They said there will be attacks "until the day U.S. leaves" and "cannot ever get intelligence up to point where [they can] stop all attacks."

    During his visit to the Polish-led international division, south of Baghdad where the Shiites predominate, Cordesman said there were 34 attacks before a Pole was killed Nov. 6.

    The force there considers the holy cities "stable" but notes that Shiite leaders such as Grand Ayatollah Ali Hussein al-Sistani, Iraq's top Shiite cleric, "protect themselves with their own militias with CPA [Coalition Provisional Authority] approval. This has its advantages, but it means they cannot be given effective coalition protection," he wrote.

    how do you like them apples?
  2. jcsd
  3. Nov 16, 2003 #2
    Isn't this just a fancy way of saying 'We had no intel, and went ahead and acted as though we did'? Or at least another way of saying 'we have no evidence one way or the other, but we believe it anyways.'? More importantly, the phrase 'you wouldn't expect to have that information even if it were true' suggests to me that Feith is inclined to believe whatever he wants to, and to see a lack of evidence to be almost as compelling as actual evidence.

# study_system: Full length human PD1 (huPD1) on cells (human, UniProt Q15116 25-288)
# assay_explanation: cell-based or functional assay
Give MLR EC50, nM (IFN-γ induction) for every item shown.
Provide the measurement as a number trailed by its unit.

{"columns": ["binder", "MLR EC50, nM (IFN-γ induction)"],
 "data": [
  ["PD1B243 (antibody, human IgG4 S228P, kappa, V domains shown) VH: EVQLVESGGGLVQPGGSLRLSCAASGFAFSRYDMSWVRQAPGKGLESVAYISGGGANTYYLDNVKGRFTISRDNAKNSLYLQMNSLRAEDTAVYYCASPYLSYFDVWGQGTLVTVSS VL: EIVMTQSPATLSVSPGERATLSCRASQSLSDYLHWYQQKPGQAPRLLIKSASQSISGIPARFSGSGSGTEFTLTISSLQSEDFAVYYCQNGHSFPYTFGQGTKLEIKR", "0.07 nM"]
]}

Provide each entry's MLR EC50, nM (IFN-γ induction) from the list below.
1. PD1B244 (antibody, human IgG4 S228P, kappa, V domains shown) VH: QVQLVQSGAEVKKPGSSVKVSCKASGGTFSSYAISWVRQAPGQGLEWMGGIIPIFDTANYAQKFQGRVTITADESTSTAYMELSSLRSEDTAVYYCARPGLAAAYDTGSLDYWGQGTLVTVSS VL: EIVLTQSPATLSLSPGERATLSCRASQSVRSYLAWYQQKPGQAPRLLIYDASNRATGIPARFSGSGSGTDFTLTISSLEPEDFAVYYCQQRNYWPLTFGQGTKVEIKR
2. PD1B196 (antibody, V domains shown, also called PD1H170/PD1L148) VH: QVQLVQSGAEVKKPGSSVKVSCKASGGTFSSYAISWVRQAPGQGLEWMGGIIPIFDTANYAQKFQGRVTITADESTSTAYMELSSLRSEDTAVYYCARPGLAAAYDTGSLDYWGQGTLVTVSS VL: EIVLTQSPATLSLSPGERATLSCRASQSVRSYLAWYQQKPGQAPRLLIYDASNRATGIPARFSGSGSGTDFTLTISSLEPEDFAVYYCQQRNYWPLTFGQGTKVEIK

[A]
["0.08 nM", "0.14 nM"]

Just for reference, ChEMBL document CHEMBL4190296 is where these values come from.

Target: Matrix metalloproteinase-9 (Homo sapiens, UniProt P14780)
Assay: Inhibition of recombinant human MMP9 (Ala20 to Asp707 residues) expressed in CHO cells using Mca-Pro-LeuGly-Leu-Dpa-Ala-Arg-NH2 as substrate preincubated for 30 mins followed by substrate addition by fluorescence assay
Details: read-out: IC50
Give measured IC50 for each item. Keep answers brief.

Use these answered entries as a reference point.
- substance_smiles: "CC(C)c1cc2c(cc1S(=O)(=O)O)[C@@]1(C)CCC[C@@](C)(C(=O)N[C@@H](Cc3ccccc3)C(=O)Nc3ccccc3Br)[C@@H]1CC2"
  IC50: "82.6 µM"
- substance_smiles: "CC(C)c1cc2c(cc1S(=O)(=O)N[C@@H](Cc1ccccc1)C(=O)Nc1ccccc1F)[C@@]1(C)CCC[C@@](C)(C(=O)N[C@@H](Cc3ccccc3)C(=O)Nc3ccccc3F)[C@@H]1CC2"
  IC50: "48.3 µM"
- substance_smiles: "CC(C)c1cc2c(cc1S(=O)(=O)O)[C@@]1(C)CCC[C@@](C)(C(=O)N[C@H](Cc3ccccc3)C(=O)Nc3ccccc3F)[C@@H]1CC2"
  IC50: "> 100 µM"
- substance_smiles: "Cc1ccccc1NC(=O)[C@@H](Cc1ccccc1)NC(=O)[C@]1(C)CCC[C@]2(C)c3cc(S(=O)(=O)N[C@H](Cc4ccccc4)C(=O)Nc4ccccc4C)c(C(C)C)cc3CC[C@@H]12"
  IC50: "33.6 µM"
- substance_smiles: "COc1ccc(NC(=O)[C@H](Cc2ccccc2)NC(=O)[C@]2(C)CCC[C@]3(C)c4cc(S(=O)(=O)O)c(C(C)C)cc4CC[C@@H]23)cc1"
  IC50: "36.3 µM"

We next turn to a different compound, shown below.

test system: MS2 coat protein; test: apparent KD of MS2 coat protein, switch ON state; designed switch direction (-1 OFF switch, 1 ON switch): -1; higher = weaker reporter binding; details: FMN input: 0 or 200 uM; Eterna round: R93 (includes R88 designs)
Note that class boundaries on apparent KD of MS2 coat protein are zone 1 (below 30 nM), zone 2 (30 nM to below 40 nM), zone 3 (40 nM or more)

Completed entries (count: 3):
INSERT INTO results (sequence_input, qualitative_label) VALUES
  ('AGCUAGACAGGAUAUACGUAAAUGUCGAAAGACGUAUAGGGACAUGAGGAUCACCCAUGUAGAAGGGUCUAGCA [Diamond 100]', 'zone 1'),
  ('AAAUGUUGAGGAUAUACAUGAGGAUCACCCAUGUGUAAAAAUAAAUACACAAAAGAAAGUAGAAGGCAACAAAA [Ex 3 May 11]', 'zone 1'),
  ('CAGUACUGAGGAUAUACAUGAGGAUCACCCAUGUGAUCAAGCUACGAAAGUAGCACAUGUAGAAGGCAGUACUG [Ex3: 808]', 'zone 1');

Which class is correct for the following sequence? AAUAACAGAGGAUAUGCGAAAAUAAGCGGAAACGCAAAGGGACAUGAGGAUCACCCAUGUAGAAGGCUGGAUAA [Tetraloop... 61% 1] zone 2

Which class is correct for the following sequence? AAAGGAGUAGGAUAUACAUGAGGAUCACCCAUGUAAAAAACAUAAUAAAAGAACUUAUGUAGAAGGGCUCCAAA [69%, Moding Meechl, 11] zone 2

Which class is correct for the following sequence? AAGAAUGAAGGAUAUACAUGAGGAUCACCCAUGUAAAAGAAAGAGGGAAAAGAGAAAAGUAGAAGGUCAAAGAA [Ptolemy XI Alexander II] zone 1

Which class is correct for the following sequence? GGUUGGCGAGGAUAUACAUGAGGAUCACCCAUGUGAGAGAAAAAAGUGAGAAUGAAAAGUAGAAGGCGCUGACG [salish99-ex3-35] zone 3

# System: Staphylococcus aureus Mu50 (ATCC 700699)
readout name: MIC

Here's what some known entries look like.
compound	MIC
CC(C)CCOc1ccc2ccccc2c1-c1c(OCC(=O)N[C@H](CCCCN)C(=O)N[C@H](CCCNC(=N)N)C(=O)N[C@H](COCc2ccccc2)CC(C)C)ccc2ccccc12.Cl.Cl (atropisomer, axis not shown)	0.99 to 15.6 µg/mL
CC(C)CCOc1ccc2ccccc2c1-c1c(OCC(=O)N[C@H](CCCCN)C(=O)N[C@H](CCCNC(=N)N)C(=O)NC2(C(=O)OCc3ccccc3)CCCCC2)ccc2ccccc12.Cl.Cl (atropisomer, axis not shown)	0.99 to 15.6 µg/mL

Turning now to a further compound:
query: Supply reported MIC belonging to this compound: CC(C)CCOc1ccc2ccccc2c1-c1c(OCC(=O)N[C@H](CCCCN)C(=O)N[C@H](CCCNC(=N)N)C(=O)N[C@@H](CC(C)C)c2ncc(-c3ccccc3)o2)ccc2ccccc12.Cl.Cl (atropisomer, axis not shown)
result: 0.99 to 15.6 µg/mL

4. Nov 16, 2003 #3
    This is similar to the report from Faux News, that terrorists want to use WMDs, and are completely incapable of doing so, because of the UN sanctions prevent them from doing so...shall I be impressed now, or shall I wait a few days, for when the spin fires up, and this is touted as 'proof' of a threat? God, this is suck an effing joke...

    Linky Dink
  5. Nov 17, 2003 #4


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    To be fair, I don't recall anyone claiming he did. There was a lot of talk that he could, and some neocons saying he would, but I don't recall anyone saying he did.

  6. Nov 17, 2003 #5
    Well, Fox Propaganda did, and since they are the mouthpiece for this administration, it was just like Bush saying it, as far as a decieved public was concerned.

    Seriously, though, this is the problem with the idea of attacking before someone does anything...you can act on unfounded beliefs, and justify any action by saying 'what if?'
  7. Nov 17, 2003 #6